Gain insight from experts about the best routines to provide proper care for all of the people and things under your purview in the most efficient, empathetic, cost-effective and appropriate ways possible. Offers plenty of opportunities for learning by doing and real-world experimentation. Take this course before living on your own, if possible, or at least before buying property (unless you’re playing Monopoly). Be sure to take this course before having a child, especially if maintaining plant life or a pet has proven challenging. Refresher courses are available in various specialties including household maintenance, indoor and outdoor plants, pet care and child care.

Pre-requisites: Birth, pre-school, kindergarten, elementary school, middle school, high school, college (graduation from college preferred but not required)

Instructors: Your parents, grandparents, bosses and slightly older friends, with guest lectures by your favorite aunt, two of your funny uncles, that professor you never wanted to listen to but who was always right, your significant others (of the past and present, but unfortunately not the future) and your middle-school home economics teacher.

Cost: Full commitment to learning to best care for yourself as well as the people, places and things around you. Because that’s what it’s all about. And this is a course called life.

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In the ABCs of twenty-something life, U is for Understanding

And we’re getting a lot better at it.

Twenty-somethings, I feel, are learning to cut each other some slack. We’re learning no one is perfect and everyone oversleeps or runs five minutes late from time to time. We’re realizing life can be exhausting, and sometimes, friends have to take the backseat to more pressing concerns, like insane weather or family medical emergencies, last-minute assignments at work or a simple desire to avoid extreme sleep deprivation. We’re noticing that anyone can say insulting things, but deciding that everyone deserves a second chance.

We’re learning these things because we’re making these mistakes, and that’s allowing us to understand why they happen. Understanding is a beautiful thing.

Understanding is applying our knowledge of situations we’ve faced to our treatment of others. It’s thinking before we speak and finding perspective. It’s staying cool when your college friend takes eight days to return your call and not feeling hurt when your former roommate who moved to another city doesn’t have time to see you when she’s home. Understanding is something I’m feeling from my friends more and more. And it’s a beautiful thing.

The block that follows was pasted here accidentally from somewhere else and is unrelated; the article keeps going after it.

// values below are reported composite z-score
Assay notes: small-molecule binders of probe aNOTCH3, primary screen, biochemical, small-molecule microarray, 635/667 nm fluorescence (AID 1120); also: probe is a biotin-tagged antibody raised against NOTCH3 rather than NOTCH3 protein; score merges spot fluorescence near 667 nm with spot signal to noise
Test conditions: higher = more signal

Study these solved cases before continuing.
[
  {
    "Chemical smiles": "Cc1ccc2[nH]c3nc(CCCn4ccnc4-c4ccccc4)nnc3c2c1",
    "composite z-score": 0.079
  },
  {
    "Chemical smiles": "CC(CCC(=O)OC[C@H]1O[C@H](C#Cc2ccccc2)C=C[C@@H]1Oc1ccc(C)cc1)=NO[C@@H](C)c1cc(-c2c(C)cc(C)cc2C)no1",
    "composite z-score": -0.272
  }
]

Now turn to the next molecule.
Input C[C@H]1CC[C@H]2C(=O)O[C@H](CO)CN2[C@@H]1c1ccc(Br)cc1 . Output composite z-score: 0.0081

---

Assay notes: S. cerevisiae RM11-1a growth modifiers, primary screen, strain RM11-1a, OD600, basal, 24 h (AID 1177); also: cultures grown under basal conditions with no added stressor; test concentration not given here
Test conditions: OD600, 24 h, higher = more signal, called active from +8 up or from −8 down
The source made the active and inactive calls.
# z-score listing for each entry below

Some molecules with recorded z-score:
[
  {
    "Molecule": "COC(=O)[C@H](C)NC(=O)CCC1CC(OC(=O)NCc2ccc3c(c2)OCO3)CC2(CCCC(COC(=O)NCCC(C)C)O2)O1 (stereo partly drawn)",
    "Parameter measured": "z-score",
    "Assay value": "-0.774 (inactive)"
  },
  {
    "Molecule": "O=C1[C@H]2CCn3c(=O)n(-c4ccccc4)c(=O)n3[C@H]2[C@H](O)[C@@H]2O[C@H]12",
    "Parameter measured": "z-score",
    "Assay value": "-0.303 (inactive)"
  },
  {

Maybe we’re only showing more understanding because we’re older and more mature, or because we still have so much in common when it comes to sleep schedules, careers, friends, dating, drinking, traveling, housing, cooking, eating, exercising – the stuff of life. Or maybe our new degree of understanding results from the increased connectivity we have compared to previous generations. Since we share so much of our lives online, we create more opportunities to see into each other’s world and appreciate what our different situations might be like.

Either way, we’re showing our new level of understanding most when it comes to forgiveness. We’re gaining the ability to forgive for missteps that previously might have annoyed us, like a friend canceling plans on short notice. We’re avoiding birthday drama and cattiness and replacing those bad habits with acceptance, tolerance, and even better, kindness.

We might not give ourselves enough credit for it, but we’re beginning to build a new strong suit, and it’s a helpful one for all involved. But I don’t have to spell it out because I know you understand.

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T is for Time: Why family reunions fly by

Shucking corn in the shade beside a lake. Shooting hoops on a patch of concrete at a campground. Pelting my cousins with plenty of water balloons. Body surfing in a wave pool or tubing behind a waverunner.